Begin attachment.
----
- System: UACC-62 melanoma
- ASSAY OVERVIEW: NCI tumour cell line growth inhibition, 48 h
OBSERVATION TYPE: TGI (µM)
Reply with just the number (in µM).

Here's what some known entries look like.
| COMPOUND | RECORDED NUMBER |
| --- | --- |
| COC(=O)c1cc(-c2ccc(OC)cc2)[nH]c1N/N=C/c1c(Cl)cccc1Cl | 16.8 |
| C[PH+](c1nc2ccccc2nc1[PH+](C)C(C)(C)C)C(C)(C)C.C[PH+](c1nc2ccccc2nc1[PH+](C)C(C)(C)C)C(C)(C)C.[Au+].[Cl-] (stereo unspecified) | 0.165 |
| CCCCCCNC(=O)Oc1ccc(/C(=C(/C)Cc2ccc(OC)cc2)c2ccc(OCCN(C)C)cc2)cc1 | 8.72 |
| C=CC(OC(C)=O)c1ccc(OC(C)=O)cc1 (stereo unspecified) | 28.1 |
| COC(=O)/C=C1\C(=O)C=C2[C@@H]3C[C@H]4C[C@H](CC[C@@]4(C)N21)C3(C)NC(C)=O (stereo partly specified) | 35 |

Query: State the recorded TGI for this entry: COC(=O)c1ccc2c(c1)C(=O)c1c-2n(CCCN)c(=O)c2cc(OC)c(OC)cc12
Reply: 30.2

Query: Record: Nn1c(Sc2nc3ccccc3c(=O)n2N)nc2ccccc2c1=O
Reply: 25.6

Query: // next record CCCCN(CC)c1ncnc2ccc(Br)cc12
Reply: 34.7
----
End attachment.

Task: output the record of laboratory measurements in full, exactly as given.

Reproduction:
- System: UACC-62 melanoma
- ASSAY OVERVIEW: NCI tumour cell line growth inhibition, 48 h
OBSERVATION TYPE: TGI (µM)
Reply with just the number (in µM).

Here's what some known entries look like.
| COMPOUND | RECORDED NUMBER |
| --- | --- |
| COC(=O)c1cc(-c2ccc(OC)cc2)[nH]c1N/N=C/c1c(Cl)cccc1Cl | 16.8 |
| C[PH+](c1nc2ccccc2nc1[PH+](C)C(C)(C)C)C(C)(C)C.C[PH+](c1nc2ccccc2nc1[PH+](C)C(C)(C)C)C(C)(C)C.[Au+].[Cl-] (stereo unspecified) | 0.165 |
| CCCCCCNC(=O)Oc1ccc(/C(=C(/C)Cc2ccc(OC)cc2)c2ccc(OCCN(C)C)cc2)cc1 | 8.72 |
| C=CC(OC(C)=O)c1ccc(OC(C)=O)cc1 (stereo unspecified) | 28.1 |
| COC(=O)/C=C1\C(=O)C=C2[C@@H]3C[C@H]4C[C@H](CC[C@@]4(C)N21)C3(C)NC(C)=O (stereo partly specified) | 35 |

Query: State the recorded TGI for this entry: COC(=O)c1ccc2c(c1)C(=O)c1c-2n(CCCN)c(=O)c2cc(OC)c(OC)cc12
Reply: 30.2

Query: Record: Nn1c(Sc2nc3ccccc3c(=O)n2N)nc2ccccc2c1=O
Reply: 25.6

Query: // next record CCCCN(CC)c1ncnc2ccc(Br)cc12
Reply: 34.7